Features  |   May 2016
Predicting Patient Safety: Myth, Math and Mystery
Author Affiliations
  • Robert S. Lagasse, M.D.
    Committee on Patient Safety and Education
  • Marjorie Podraza Stiegler, M.D.
    Committee on Patient Safety and Education
  • Aimee M. Becker, M.D.
    Committee on Patient Safety and Education
Article Information
Ethics / Medicolegal Issues / Patient Safety / Quality Improvement / Features
Features   |   May 2016
Predicting Patient Safety: Myth, Math and Mystery
ASA Monitor 05 2016, Vol.80, 12-14.
ASA Monitor 05 2016, Vol.80, 12-14.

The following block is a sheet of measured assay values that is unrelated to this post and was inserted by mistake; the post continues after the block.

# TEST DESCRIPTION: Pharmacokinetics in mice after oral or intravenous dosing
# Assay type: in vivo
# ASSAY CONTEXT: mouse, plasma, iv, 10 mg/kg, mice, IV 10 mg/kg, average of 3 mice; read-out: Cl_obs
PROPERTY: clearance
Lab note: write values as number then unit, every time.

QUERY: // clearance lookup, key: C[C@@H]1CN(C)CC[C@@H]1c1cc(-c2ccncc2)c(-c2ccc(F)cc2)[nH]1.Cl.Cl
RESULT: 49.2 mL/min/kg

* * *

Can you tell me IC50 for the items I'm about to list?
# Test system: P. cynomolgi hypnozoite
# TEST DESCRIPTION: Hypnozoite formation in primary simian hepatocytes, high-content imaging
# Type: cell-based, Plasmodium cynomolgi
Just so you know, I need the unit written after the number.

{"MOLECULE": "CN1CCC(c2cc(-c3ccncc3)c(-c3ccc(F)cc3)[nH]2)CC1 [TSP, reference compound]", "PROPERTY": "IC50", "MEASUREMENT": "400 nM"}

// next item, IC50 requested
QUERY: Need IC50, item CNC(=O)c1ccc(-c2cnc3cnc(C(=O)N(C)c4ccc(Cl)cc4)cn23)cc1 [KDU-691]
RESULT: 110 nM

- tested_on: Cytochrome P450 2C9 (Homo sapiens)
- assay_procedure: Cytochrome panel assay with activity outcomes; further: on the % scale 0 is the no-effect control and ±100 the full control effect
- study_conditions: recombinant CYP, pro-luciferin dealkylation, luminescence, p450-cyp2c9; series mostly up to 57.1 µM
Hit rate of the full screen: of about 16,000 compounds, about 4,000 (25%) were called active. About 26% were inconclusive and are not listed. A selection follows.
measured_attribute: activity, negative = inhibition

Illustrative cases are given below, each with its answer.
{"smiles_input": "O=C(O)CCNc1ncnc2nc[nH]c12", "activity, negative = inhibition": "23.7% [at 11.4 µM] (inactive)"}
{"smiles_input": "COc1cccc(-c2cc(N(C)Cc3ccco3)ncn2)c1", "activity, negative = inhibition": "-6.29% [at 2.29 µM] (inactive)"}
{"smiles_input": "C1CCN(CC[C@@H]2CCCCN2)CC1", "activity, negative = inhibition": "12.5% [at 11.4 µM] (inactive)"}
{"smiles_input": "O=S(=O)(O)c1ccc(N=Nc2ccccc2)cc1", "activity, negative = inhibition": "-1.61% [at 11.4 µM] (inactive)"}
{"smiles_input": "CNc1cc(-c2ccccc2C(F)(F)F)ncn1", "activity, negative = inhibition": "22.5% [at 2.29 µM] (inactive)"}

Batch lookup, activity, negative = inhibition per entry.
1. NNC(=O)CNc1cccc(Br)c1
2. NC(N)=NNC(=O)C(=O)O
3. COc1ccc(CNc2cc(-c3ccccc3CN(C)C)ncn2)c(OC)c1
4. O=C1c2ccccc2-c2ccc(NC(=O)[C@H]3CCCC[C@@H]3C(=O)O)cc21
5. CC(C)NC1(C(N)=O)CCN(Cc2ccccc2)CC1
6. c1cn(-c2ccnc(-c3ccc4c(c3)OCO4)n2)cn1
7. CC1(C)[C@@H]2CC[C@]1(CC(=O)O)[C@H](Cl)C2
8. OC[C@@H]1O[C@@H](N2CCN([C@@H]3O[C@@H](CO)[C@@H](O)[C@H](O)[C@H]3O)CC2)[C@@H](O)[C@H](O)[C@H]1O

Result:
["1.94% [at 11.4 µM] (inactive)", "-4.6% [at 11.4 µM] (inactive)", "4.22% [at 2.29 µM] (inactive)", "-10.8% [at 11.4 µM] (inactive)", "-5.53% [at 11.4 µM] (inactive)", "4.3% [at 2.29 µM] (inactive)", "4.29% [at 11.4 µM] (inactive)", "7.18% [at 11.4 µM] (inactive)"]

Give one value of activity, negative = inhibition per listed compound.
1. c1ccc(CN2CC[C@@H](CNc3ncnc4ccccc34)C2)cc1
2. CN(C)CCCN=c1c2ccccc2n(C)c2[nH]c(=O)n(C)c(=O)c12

Obtaining informed consent to administer anesthesia is both an ethical and legal obligation for physician anesthesiologists. Standards vary slightly across states, but most ethicists and lawyers agree that sufficient information for informed decision-making requires knowledge by the patient of material risks. Material risks generally include those that have a high frequency (e.g., postoperative nausea and dental damage) as well as those with a low frequency and high severity (e.g., awareness, stroke and death).1  The legal test for the completeness of the list of material risks required for informed consent is often based on the “professional practice standard” established in 1960 (Nathanson v. Klein) or the “reasonable person standard” established in 1972 (Canterbury v. Spence).
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